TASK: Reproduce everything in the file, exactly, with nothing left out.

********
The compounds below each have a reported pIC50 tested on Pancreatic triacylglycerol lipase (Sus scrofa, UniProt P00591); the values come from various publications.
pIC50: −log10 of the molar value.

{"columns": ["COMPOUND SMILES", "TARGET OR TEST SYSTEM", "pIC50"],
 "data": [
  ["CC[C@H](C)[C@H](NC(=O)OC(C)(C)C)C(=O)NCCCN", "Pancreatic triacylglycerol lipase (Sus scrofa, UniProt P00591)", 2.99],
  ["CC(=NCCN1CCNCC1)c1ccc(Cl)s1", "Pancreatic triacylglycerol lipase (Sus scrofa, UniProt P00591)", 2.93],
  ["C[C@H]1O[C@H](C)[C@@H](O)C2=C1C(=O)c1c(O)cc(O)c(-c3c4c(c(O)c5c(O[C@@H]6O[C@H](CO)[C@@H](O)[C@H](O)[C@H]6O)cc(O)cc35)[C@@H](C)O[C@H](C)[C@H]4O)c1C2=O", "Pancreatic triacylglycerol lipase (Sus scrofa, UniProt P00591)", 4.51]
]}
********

The compounds below each have a reported pIC50 tested on Pancreatic triacylglycerol lipase (Sus scrofa, UniProt P00591); the values come from various publications.
pIC50: −log10 of the molar value.

{"columns": ["COMPOUND SMILES", "TARGET OR TEST SYSTEM", "pIC50"],
 "data": [
  ["CC[C@H](C)[C@H](NC(=O)OC(C)(C)C)C(=O)NCCCN", "Pancreatic triacylglycerol lipase (Sus scrofa, UniProt P00591)", 2.99],
  ["CC(=NCCN1CCNCC1)c1ccc(Cl)s1", "Pancreatic triacylglycerol lipase (Sus scrofa, UniProt P00591)", 2.93],
  ["C[C@H]1O[C@H](C)[C@@H](O)C2=C1C(=O)c1c(O)cc(O)c(-c3c4c(c(O)c5c(O[C@@H]6O[C@H](CO)[C@@H](O)[C@H](O)[C@H]6O)cc(O)cc35)[C@@H](C)O[C@H](C)[C@H]4O)c1C2=O", "Pancreatic triacylglycerol lipase (Sus scrofa, UniProt P00591)", 4.51]
]}